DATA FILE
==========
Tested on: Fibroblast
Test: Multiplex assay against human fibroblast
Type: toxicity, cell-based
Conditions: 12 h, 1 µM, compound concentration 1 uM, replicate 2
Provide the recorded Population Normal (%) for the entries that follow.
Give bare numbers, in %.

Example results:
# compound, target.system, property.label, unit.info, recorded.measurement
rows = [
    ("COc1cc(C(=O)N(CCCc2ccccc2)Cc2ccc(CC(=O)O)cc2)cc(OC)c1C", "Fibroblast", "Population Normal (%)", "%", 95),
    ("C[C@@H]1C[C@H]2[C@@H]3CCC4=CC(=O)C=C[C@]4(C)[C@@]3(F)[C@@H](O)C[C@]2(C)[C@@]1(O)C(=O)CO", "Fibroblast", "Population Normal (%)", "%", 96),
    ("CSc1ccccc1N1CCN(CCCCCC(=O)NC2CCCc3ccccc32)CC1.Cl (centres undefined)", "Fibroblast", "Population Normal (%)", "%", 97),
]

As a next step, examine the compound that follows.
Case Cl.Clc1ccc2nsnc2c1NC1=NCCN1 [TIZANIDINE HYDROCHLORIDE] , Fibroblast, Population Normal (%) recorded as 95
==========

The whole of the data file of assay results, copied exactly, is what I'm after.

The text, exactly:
Tested on: Fibroblast
Test: Multiplex assay against human fibroblast
Type: toxicity, cell-based
Conditions: 12 h, 1 µM, compound concentration 1 uM, replicate 2
Provide the recorded Population Normal (%) for the entries that follow.
Give bare numbers, in %.

Example results:
# compound, target.system, property.label, unit.info, recorded.measurement
rows = [
    ("COc1cc(C(=O)N(CCCc2ccccc2)Cc2ccc(CC(=O)O)cc2)cc(OC)c1C", "Fibroblast", "Population Normal (%)", "%", 95),
    ("C[C@@H]1C[C@H]2[C@@H]3CCC4=CC(=O)C=C[C@]4(C)[C@@]3(F)[C@@H](O)C[C@]2(C)[C@@]1(O)C(=O)CO", "Fibroblast", "Population Normal (%)", "%", 96),
    ("CSc1ccccc1N1CCN(CCCCCC(=O)NC2CCCc3ccccc32)CC1.Cl (centres undefined)", "Fibroblast", "Population Normal (%)", "%", 97),
]

As a next step, examine the compound that follows.
Case Cl.Clc1ccc2nsnc2c1NC1=NCCN1 [TIZANIDINE HYDROCHLORIDE] , Fibroblast, Population Normal (%) recorded as 95